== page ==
Spanning three floors, the self-guided Permanent Exhibition presents a narrative history of the Holocaust and features historical artifacts, photographs, and film footage. Personal objects and the concluding eyewitness testimonies highlight the stories of individuals. Recommended for ages 11 and above.
Most visitors spend an average of one to three hours in this self-guided exhibition.
This special exhibition explores how countless ordinary people, from all walks of life and influenced by a spectrum of motives and pressures, acted in ways that directly or indirectly aided the persecution and murder of Jews and other groups within Nazi Germany and across Europe.
Representing the experiences of many Jewish children during the Nazi era, “Daniel” narrates through his diary the history of the Holocaust in ways that children can understand. Recreated environments present life in a middle-class German home, in a Jewish ghetto in occupied Poland, and finally at the Auschwitz concentration camp. The exhibition is explicit without being graphic. Recommended for ages 8 and above.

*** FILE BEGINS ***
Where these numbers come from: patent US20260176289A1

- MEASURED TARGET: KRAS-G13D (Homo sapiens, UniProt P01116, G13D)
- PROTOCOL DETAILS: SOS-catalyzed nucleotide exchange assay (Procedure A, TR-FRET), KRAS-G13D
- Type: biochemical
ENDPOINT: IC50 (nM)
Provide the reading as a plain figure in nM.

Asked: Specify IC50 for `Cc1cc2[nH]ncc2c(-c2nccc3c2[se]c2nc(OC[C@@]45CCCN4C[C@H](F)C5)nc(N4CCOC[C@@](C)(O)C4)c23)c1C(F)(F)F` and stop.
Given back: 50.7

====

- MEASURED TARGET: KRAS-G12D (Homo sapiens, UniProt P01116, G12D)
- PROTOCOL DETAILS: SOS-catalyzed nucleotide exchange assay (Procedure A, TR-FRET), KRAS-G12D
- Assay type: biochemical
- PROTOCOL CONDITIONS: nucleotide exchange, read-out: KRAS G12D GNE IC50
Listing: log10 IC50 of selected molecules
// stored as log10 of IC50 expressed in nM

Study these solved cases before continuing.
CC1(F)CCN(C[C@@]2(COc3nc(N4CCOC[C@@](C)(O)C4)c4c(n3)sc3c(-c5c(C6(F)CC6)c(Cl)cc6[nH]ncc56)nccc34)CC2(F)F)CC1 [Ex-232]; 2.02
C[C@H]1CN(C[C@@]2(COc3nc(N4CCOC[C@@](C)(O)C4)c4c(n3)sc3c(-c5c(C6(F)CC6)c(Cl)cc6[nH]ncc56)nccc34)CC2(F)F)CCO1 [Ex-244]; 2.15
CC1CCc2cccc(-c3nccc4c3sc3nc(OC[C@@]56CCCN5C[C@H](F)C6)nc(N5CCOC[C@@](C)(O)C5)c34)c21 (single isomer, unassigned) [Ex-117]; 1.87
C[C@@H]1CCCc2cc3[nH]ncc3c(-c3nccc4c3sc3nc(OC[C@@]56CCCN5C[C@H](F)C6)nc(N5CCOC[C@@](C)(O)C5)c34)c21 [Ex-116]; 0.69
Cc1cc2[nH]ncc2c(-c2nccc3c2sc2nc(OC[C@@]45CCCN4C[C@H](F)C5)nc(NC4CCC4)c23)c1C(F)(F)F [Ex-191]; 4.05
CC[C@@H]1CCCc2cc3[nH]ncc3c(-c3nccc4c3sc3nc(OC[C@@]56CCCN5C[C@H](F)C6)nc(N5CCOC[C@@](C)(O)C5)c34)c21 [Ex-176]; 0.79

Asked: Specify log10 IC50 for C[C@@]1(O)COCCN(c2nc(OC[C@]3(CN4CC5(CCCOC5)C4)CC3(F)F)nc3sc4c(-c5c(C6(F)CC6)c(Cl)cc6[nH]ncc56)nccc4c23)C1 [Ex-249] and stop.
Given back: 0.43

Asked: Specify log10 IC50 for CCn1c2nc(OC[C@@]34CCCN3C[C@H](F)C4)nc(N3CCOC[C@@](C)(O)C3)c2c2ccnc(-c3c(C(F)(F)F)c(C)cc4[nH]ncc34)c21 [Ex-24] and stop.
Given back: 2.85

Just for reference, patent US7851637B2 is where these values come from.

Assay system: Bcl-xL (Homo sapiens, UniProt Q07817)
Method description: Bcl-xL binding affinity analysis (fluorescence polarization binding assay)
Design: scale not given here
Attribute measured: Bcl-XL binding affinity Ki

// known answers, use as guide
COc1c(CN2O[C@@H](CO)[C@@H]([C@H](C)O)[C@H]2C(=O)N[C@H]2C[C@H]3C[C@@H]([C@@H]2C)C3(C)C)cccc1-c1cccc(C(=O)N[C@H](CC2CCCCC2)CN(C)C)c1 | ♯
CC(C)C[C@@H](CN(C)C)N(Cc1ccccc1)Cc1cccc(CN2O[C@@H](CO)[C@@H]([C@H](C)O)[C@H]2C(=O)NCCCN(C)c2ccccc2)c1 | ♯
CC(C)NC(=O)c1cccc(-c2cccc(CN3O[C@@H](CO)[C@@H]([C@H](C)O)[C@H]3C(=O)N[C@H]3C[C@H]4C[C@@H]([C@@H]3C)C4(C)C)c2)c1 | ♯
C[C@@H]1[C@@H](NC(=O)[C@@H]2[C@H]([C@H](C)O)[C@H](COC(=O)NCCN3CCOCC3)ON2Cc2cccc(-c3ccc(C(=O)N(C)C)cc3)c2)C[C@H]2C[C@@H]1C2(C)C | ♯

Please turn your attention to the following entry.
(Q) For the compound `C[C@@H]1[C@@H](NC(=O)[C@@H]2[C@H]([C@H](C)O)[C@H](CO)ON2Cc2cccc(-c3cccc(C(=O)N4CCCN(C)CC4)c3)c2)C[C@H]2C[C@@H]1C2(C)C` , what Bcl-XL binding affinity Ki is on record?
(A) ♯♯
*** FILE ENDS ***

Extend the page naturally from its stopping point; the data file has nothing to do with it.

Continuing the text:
A Dangerous Lie explores the continuing impact of the most widely distributed antisemitic publication of modern times, The Protocols of the Elders of Zion. Despite countless exposures of the Protocols as a hoax, its fraudulent allegations of a Jewish conspiracy to dominate the world have retained incredible power for both individuals and groups who seek to spread hatred of Jews. Accompanying the exhibition is a 13-minute film that chronicles antisemitism in Europe before the Holocaust.
This presentation explores three genocides that have occurred since the Holocaust: in Rwanda (1994), in Bosnia-Herzegovina (1995), and in the Darfur region of Sudan (2003 to its peak in 2005). Visitors are encouraged to leave a pledge of personal action against genocide and join the Museum’s e-community engaged in its efforts to prevent genocide.
At the conclusion of World War II, 24 major Nazi figures were brought before an International Military Tribunal in Nuremberg, Germany, to face charges of crimes against peace, war crimes, crimes against humanity, and conspiracy to commit these crimes. Film footage and artifacts from the Nuremberg trial and interactive stations with photos and oral histories give visitors the opportunity to trace the legacy of the Nuremberg tribunal.
View the efforts of the Museum’s Center for the Prevention of Genocide to bring attention to the people and places at risk today for genocide and other mass atrocities. The exhibit currently focuses on the deadly conflict in Syria, which has created one of the worst humanitarian crises of our time.